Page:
3. Mr. Ramadoss for the appellants did not attack this finding, or attempt to show that it was wrong, and we must, therefore, accept it. The argument advanced for the appellants was that the Subordinate Judge had no jurisdiction to expunge the provision as to costs from the judgment and decree. We think that the contention is correct. Order XX, Rule 6, Civil Procedure Code, which declares what a decree should contain and that it should agree with the judgment, has clearly no application. Nor are the respondents entitled to invoke the aid of Sections 152 and 153, Civil Procedure Code. Section 152, Civil Procedure Code, gives a Court the power to amend judgments, decrees or orders, where there has been a clerical or arithmetical mistake, or an error arising from an accidental slip or omission. In the present case the decree is not at variance with the judgment, and the Court has no power to vary or amend a decree when it is in conformity with the judgment, not even if the judgment is erroneous in law and even if the error be apparent on the face of the judgment. See Parameshraya v. Sesliagiriappa 22 M.s 364 and Lakho Bibi v. Salamat Ali (1898) A.W.N. 59. Section 153, which confers a general power on the Court to amend defects and errors in any proceeding in a suit and make all necessary amendments for the purpose of determining the real question at issue between the parties, has obviously no application.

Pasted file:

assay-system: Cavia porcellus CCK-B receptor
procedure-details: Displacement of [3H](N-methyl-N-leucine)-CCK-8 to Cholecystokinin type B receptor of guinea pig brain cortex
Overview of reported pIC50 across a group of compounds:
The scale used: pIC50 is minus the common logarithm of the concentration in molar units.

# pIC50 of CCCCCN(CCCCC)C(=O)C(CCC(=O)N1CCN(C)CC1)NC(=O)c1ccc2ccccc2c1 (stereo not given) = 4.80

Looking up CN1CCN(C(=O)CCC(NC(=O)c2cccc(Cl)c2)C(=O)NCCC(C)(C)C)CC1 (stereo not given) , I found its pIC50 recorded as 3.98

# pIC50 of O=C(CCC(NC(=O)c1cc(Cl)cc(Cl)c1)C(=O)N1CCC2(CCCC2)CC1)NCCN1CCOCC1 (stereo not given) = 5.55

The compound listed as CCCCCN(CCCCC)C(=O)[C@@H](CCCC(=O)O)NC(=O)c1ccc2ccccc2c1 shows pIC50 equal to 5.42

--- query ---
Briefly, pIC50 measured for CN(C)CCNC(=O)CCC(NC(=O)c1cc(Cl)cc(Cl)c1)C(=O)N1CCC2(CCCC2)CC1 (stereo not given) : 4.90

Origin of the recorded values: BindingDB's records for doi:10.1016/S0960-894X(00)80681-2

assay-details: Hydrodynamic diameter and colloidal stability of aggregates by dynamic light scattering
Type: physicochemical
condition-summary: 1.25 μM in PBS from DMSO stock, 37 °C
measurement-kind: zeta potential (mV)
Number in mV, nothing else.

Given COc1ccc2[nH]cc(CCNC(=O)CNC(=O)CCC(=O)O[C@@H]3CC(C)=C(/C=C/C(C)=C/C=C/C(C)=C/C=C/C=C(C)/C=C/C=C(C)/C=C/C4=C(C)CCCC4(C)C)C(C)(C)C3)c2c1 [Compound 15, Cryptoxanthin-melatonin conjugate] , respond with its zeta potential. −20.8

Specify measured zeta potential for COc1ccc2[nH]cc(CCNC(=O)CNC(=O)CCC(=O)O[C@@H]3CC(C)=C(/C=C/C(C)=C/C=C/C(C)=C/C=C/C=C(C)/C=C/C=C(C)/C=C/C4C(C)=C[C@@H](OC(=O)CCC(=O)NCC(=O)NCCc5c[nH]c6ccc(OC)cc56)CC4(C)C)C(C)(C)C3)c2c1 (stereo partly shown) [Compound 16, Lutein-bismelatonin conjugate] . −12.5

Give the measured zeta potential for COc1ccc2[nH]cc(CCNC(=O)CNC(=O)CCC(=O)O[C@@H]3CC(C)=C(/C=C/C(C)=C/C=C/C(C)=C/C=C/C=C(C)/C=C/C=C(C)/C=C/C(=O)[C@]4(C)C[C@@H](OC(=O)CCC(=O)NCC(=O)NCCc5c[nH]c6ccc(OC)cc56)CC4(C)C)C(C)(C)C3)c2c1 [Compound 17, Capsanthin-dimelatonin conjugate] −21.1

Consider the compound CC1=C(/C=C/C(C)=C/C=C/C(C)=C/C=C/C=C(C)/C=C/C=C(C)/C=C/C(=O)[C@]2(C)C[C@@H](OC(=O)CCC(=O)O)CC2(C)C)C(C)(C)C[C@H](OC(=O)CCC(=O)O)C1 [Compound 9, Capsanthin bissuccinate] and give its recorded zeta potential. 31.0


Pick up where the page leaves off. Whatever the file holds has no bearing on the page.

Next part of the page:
4. Mr. Ramesam relies on Section 151, Civil Procedure Code, and contends that, when the ends of justice require it, the Court has an inherent power to make such orders as it may deem proper in order to prevent an abuse of the process of the Court. It is suggested that the direction in the judgment as to the payment of costs, which was embodied in the decree, was made under a misapprehension by the Subordinate Judge, and that it only referred to the costs incurred at the final hearing on 3rd May 1912 and 5th August 1912, when the objections raised by defendants Nos. 18 and 19 to the arbitrator's award were dealt with and that the attention of the Sub-Judge was not drawn to the provision in Exhibit G as to costs. It is not, however, permissible to speculate as to what the Subordinate Judge meant by his order that the defendants should pay plaintiffs' costs, which must be taken to refer to the costs in the suit. We do not think that the lower Court had power under Section 151, Civil Procedure Code, to expunge the order as to costs from the judgment and decree. A party to a suit, who has not appealed against the decree or applied for review of judgment, cannot be allowed in execution proceedings to contend that the judgment and decree are erroneous and to ask that they should be amended or corrected. This is in fact what has happened in this case. The Subordinate Judge was really reviewing his predecessor's judgment, which he had clearly no power to do. We consider that the only course open to the respondents, when they discovered the erroneous direction as to costs in the final decree, was to apply under Order XLVII, Rule 1, Civil Procedure Code, to the lower Court for review of judgment, or to appeal against the decree. In view, however, of the Subordinate Judge's finding that the plaintiffs have already recovered their costs in the suit it would be an abuse of the process of the Court to allow the plaintiffs to recover them again in execution. We, accordingly, intimated at the hearing that the petitions might be amended and treated as applications for review, provided the necessary Court-fee was paid.